Given 94% of passengers travel beyond Newbury this is not good news for our station. A diesel shuttle would be unattractive and, given the configuration at Newbury, would have to use a different platform to any train it was connecting with (i.e. a long walk over the stairs for all those travelling beyond Newbury or returning to Kintbury, Hungerford or Bedwyn).


You can read our full response in 'Response to Great Western Franchise Invitation to Tender August 2012 ' on our Published Documents page.


At this point the passenger group was in high demand, supplying information to the MPs, numerous local councils and newly formed passenger groups to represent Hungerford, Pewsey and Westbury.


Claire Perry, and Richard Benyon (MP that covers Kintbury and Hungerford) met with the minister, Simon Burns and a review was undertaken as to whether electrification can be brought further west. Along with Pewsey Train Watch, Westbury Train Watch (representing their stations which have also become under threat) and Transition Marlborough we gathered empirical data to feed into this study.


This review reported in May 2013 and concluded that electrification should be brought to Bedwyn and Pewsey and Westbury will keep their current HST services. We now face a funding gap of Newbury scheduled for electrification in 2016 and Bedwyn not until 2019. Claire Perry and Richard Benyon (and their staff) are working hard to resolve this. In the meantime, should there be a gap, we will press for it to be filled with an hourly semi-fast service between Paddington and Westbury, Taunton or Exeter, using the HST stock freed up from the Paddington to Bristol line.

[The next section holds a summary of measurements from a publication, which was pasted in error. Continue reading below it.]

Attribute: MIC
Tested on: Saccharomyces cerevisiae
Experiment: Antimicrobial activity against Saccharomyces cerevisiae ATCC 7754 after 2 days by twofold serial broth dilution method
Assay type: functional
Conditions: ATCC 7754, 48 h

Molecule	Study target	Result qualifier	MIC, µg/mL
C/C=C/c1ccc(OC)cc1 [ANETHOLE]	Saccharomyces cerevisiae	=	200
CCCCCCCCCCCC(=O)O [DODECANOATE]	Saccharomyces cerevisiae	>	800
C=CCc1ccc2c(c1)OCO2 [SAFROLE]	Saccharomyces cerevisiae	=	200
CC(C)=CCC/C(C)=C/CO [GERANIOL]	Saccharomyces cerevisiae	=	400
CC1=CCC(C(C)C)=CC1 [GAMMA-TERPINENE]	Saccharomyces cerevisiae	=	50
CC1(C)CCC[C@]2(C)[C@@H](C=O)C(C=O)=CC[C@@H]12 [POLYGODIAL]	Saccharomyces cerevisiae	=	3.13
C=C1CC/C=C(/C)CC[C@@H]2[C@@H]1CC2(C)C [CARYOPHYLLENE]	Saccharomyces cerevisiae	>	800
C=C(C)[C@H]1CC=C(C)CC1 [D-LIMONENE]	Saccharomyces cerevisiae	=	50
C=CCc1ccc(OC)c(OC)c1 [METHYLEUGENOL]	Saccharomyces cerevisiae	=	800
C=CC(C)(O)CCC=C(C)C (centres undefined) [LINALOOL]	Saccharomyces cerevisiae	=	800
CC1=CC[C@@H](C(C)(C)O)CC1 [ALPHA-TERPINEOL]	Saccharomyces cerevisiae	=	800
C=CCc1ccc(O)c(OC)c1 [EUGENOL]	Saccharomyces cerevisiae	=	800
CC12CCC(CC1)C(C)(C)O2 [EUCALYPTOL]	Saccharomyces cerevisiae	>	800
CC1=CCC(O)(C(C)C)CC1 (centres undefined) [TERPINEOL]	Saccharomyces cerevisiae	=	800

The following are further background arguments against the affects of electrification:

  • Bedwyn has 22/23 weekday calls in each direction at present giving an hourly service for most of the day, with roughly two trains an hour during the peaks. Therefore, any specification which significantly reduces calls or frequency will simply not be acceptable for station users. Of these calls, 12 trains in each direction (just over 50%) run through to and from Paddington. Again any significant reduction would be unacceptable. If implemented this would inevitably lead to large numbers of passengers driving to stations such as Newbury or Andover (this has previously happened).

  • At present Bedwyn has four trains a day to the west which would be lost under the proposals as they currently stand. Experience shows that going east to connect with a westbound train (e.g. at Newbury) has poor connection times where the timetable is geared to connect to an eastbound train to Paddington.

  • Bedwyn acts as a railhead for Marlborough and a wide surrounding area.

  • Passengers have deliberately moved into the area for the direct Paddington service. Any change may force passengers into costly house moves and would likely cause a general reduction of local house prices.